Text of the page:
The study, published in the scientific journal, Geophysical Research Letters, looked at 15 years worth of data from the government agency's Atmospheric Infrared Sounder (AIRS) instrument over tropical oceans and noticed that extreme storms tend to occur more frequently over warmer sea temperatures. For every 1.8 degrees Fahrenheit rise in ocean temperatures, 21 percent more storms form, the researchers found.
"It is somewhat common sense that severe storms will increase in a warmer environment. Thunderstorms typically occur in the warmest season of the year," NASA Jet Propulsion Laboratory (JPL) researcher Hartmut Aumann, explained in a statement. "But our data provide the first quantitative estimate of how much they are likely to increase, at least for the tropical oceans."
Extreme storms are defined as those that produce at least 3 millimeters of rain per hour over a 16-mile area.
By the end of the century, ocean surface temperatures may rise as much as 4.8 degrees Fahrenheit, assuming a steady increase in carbon dioxide in the atmosphere, according to current climate models.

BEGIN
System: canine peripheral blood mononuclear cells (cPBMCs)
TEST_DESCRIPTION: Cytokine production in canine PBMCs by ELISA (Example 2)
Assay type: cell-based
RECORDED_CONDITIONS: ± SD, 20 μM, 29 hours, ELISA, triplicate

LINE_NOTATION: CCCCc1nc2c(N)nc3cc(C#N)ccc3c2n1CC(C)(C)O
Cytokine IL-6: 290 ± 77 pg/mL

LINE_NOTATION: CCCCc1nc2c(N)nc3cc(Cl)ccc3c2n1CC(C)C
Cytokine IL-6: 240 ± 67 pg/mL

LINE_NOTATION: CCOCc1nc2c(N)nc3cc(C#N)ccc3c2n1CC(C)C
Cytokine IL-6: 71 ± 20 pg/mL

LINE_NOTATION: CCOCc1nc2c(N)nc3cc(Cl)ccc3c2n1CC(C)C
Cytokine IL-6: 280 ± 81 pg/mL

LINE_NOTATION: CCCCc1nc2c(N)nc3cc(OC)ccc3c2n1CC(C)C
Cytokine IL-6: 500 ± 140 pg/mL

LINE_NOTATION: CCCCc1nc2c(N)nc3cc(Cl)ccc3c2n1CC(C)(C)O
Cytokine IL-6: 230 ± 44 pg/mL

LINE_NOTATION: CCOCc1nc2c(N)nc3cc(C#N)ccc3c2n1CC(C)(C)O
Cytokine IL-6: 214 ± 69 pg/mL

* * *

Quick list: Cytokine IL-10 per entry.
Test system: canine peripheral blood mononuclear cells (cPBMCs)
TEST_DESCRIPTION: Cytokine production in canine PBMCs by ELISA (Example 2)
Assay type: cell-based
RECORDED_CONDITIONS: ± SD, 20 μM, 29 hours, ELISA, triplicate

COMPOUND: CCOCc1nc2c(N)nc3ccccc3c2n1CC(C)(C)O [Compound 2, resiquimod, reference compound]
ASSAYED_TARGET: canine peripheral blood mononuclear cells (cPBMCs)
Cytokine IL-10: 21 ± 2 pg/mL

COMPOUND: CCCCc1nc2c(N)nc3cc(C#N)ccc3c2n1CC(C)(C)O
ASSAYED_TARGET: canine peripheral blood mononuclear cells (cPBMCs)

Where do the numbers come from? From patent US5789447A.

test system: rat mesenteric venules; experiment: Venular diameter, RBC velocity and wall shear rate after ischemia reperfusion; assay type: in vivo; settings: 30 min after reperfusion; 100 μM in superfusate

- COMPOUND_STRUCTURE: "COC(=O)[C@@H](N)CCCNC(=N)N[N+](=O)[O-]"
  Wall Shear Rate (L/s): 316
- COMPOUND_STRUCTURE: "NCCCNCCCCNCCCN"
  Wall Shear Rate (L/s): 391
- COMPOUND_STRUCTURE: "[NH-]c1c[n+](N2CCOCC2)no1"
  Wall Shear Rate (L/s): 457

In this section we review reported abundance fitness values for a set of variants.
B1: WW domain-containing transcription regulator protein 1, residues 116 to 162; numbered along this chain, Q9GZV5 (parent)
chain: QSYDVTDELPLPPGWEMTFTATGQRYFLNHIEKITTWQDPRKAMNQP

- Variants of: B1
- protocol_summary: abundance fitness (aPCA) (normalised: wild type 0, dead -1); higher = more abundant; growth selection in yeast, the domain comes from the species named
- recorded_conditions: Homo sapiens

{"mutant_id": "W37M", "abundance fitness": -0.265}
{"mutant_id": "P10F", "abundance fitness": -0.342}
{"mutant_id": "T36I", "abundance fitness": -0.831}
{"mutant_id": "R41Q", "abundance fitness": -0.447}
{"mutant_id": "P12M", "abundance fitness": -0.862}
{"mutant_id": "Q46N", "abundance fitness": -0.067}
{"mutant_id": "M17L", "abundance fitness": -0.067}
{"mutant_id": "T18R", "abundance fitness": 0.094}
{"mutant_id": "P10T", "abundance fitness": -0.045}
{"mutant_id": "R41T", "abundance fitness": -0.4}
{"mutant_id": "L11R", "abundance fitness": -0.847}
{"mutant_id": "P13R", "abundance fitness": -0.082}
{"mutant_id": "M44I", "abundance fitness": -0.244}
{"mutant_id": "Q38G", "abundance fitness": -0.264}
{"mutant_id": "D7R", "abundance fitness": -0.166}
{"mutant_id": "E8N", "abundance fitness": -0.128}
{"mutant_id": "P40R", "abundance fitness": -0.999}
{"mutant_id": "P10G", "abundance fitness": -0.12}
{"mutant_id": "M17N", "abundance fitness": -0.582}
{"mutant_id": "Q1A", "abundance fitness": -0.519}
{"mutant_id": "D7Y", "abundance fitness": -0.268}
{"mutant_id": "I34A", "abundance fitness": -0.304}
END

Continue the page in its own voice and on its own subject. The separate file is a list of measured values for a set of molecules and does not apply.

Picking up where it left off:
Though the study notes climate models are not perfect, they do help to provide a guideline for those looking to prepare for the changes, such as lawmakers and citizens.
"Our results quantify and give a more visual meaning to the consequences of the predicted warming of the oceans," Aumann added. "More storms mean more flooding, more structure damage, more crop damage and so on unless mitigating measures are implemented."
In 2014, the World Health Organization estimated climate change could cause an additional 250,000 deaths per year between 2030 and 2050, thanks to a rise in issues such as malnutrition, heat stress and malaria. However, a new study published earlier this month called that a "conservative estimate."
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